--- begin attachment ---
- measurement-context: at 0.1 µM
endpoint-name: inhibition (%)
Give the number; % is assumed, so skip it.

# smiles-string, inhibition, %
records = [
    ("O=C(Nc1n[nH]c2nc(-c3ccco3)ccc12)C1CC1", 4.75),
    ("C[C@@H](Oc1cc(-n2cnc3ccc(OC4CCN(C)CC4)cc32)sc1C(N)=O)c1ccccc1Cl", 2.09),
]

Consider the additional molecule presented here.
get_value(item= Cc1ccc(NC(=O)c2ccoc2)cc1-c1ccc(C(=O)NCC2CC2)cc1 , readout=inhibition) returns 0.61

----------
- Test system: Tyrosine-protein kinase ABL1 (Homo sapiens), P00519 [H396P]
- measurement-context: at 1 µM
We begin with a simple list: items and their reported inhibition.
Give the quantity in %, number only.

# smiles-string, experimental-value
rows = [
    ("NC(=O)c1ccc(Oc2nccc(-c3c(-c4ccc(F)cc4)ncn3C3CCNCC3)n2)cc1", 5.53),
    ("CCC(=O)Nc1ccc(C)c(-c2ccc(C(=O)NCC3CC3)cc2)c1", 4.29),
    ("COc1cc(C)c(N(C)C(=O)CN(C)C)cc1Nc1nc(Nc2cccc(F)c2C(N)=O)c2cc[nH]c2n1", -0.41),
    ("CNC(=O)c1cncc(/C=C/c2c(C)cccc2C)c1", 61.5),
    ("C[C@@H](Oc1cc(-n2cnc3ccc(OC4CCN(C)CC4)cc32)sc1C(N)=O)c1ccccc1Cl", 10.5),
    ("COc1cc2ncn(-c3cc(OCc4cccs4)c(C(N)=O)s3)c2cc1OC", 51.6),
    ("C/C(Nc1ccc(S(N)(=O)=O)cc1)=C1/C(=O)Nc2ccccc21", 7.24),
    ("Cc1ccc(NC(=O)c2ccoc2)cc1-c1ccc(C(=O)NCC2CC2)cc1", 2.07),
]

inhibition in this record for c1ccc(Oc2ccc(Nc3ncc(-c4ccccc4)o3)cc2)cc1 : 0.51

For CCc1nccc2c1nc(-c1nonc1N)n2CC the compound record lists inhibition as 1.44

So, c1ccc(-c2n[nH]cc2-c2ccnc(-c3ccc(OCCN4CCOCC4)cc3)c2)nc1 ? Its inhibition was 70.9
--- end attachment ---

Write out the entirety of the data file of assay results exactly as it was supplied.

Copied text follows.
- measurement-context: at 0.1 µM
endpoint-name: inhibition (%)
Give the number; % is assumed, so skip it.

# smiles-string, inhibition, %
records = [
    ("O=C(Nc1n[nH]c2nc(-c3ccco3)ccc12)C1CC1", 4.75),
    ("C[C@@H](Oc1cc(-n2cnc3ccc(OC4CCN(C)CC4)cc32)sc1C(N)=O)c1ccccc1Cl", 2.09),
]

Consider the additional molecule presented here.
get_value(item= Cc1ccc(NC(=O)c2ccoc2)cc1-c1ccc(C(=O)NCC2CC2)cc1 , readout=inhibition) returns 0.61

----------
- Test system: Tyrosine-protein kinase ABL1 (Homo sapiens), P00519 [H396P]
- measurement-context: at 1 µM
We begin with a simple list: items and their reported inhibition.
Give the quantity in %, number only.

# smiles-string, experimental-value
rows = [
    ("NC(=O)c1ccc(Oc2nccc(-c3c(-c4ccc(F)cc4)ncn3C3CCNCC3)n2)cc1", 5.53),
    ("CCC(=O)Nc1ccc(C)c(-c2ccc(C(=O)NCC3CC3)cc2)c1", 4.29),
    ("COc1cc(C)c(N(C)C(=O)CN(C)C)cc1Nc1nc(Nc2cccc(F)c2C(N)=O)c2cc[nH]c2n1", -0.41),
    ("CNC(=O)c1cncc(/C=C/c2c(C)cccc2C)c1", 61.5),
    ("C[C@@H](Oc1cc(-n2cnc3ccc(OC4CCN(C)CC4)cc32)sc1C(N)=O)c1ccccc1Cl", 10.5),
    ("COc1cc2ncn(-c3cc(OCc4cccs4)c(C(N)=O)s3)c2cc1OC", 51.6),
    ("C/C(Nc1ccc(S(N)(=O)=O)cc1)=C1/C(=O)Nc2ccccc21", 7.24),
    ("Cc1ccc(NC(=O)c2ccoc2)cc1-c1ccc(C(=O)NCC2CC2)cc1", 2.07),
]

inhibition in this record for c1ccc(Oc2ccc(Nc3ncc(-c4ccccc4)o3)cc2)cc1 : 0.51

For CCc1nccc2c1nc(-c1nonc1N)n2CC the compound record lists inhibition as 1.44

So, c1ccc(-c2n[nH]cc2-c2ccnc(-c3ccc(OCCN4CCOCC4)cc3)c2)nc1 ? Its inhibition was 70.9